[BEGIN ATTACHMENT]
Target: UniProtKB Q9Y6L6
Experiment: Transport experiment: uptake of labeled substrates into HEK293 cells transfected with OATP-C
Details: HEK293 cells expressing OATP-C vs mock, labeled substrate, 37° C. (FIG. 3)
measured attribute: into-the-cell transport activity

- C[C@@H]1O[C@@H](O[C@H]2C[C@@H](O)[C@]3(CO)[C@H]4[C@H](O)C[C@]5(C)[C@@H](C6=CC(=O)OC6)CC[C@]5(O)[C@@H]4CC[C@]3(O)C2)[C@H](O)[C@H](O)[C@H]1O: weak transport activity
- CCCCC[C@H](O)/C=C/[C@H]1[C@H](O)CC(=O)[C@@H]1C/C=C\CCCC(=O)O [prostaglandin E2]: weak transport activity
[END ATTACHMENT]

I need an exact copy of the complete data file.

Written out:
Target: UniProtKB Q9Y6L6
Experiment: Transport experiment: uptake of labeled substrates into HEK293 cells transfected with OATP-C
Details: HEK293 cells expressing OATP-C vs mock, labeled substrate, 37° C. (FIG. 3)
measured attribute: into-the-cell transport activity

- C[C@@H]1O[C@@H](O[C@H]2C[C@@H](O)[C@]3(CO)[C@H]4[C@H](O)C[C@]5(C)[C@@H](C6=CC(=O)OC6)CC[C@]5(O)[C@@H]4CC[C@]3(O)C2)[C@H](O)[C@H](O)[C@H]1O: weak transport activity
- CCCCC[C@H](O)/C=C/[C@H]1[C@H](O)CC(=O)[C@@H]1C/C=C\CCCC(=O)O [prostaglandin E2]: weak transport activity